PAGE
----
This is some solid advice. I work with many different types of leaders and if we are not careful we end up being easily frustrated because we do not understand each other. I’ve learned about my leader’s personality and how he likes to do things. Now that I know his personality well and mine I can make the necessary communication adjustments that work for us both.

    • http://Chrislocurto.com Chris LoCurto

      Hopefully others will follow your lead!

  • http://ginasmom.wordpress.com ginasmom

    So true in so many situations, where you need to communicate. I especially like the writing part of things, i like details and order, and lists, so this works great for me.

    • http://Chrislocurto.com Chris LoCurto

      Sweet!!

  • http://twitter.com/tbric Tom Brichacek (@tbric)

    Dang… I have nothing good to add! I like the answer you gave Chris.

    • http://Chrislocurto.com Chris LoCurto

      HAHAHA….I think that was perfect.

  • Chris Johnston

    All good stuff. Getting to know each other is so important.

    I especially like the writing part. First, I do like clarity. But second, it memorializes the exchange that took place and you can pretty much eliminate the he said/she said stuff that happens.

    • http://Chrislocurto.com Chris LoCurto

      Absolutely!

  • Anonymous

    How would you get an employer to do a DISC profile?

    • http://www.medicalaccountsolutions.com Misty Gilbert

      I would let them know that you want to know how to work better for them and suggest it that way, that would encourage me as a boss that you wanted to learn more to be helpful! Hope it works.

  • http://twitter.com/mahez007 Uma Maheswaran S (@mahez007)

    I feel communicating effectively is at the core of developing tenable relationships. Maxwell writes: “In any kind of relationship: The first six months – communication overrides credibility. After six months – credibility overrides communication.”

    Then, he closes that thought by writing, “Credibility is currency for communicators. With it, they are solvent; without it, they are bankrupt.”

    Also, as communicators, we need to ensure that there no barriers in the form of perception or language or misunderstanding or attitude when we deal with our leaders.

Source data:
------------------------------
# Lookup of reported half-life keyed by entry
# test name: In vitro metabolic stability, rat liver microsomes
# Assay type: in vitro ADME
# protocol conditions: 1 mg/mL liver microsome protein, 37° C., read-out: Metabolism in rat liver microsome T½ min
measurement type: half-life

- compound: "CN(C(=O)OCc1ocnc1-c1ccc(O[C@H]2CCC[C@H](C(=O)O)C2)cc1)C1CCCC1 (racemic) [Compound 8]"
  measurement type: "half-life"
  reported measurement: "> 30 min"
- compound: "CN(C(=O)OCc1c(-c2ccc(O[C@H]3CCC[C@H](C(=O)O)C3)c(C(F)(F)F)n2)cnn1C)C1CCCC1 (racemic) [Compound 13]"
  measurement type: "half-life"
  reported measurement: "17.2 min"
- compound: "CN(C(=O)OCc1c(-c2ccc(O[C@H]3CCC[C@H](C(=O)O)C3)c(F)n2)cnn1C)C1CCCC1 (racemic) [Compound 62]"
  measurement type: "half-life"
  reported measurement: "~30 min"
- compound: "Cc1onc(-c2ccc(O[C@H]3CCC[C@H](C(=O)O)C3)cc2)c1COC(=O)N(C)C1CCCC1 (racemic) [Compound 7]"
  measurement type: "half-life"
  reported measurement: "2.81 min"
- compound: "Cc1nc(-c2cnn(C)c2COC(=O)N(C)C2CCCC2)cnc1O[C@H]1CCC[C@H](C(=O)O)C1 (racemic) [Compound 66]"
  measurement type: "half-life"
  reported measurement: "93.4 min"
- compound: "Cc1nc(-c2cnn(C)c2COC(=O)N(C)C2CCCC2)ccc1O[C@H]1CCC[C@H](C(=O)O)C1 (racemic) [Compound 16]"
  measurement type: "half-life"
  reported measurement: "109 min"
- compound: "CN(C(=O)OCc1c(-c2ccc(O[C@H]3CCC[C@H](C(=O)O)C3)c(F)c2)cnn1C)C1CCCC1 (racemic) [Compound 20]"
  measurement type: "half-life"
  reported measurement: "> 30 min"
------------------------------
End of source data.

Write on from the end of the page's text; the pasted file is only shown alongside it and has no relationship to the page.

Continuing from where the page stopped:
• http://Chrislocurto.com Chris LoCurto

      Good stuff Uma!!

  • http://www.facebook.com/krbucha Kelly Rachel Bacon Buchanan

    Chris, this is a great reminder about how our leading, listening and learning styles differ. This was really crystallized for me when I changed managers about 3 1/2 years ago: the former boss was very verbal, disliked email and gave me all the information needed to complete a task when initially discussed with me. The new boss is heavily dependent upon email and gives details sometimes after the process to complete a task is underway. It took having a pretty frank conversation to let him know that I was struggling a bit because our styles differ, and now when either of us feel that we aren’t communicating clearly, we address it right away and get things back on track.

    Thanks for the great leadership topics!
    Rachel

    • http://Chrislocurto.com Chris LoCurto

      Wow! Great job Kelly. Most people don’t do that.

  • http://joelfortner.wordpress.com Joel Fortner

    Helping your leader understand their personality style is huge. I continue to talk DISC with regularity with my team and leader. The coolest part is they recently started referencing it on their own! Even the boss is doing it! To me, that was huge for our team. It shows growth and understanding of not just DISC but one another. I know this isn’t exactly on topic with today’s post but it reminded me of this so I had to share. It’s very exciting!

    • http://Chrislocurto.com Chris LoCurto

      I’m with ya.

      • http://joelfortner.wordpress.com Joel Fortner

        You’re with me more than you know! If not for you and MB, this wouldn’t be happening.

        • http://Chrislocurto.com Chris LoCurto

          Amen brother!!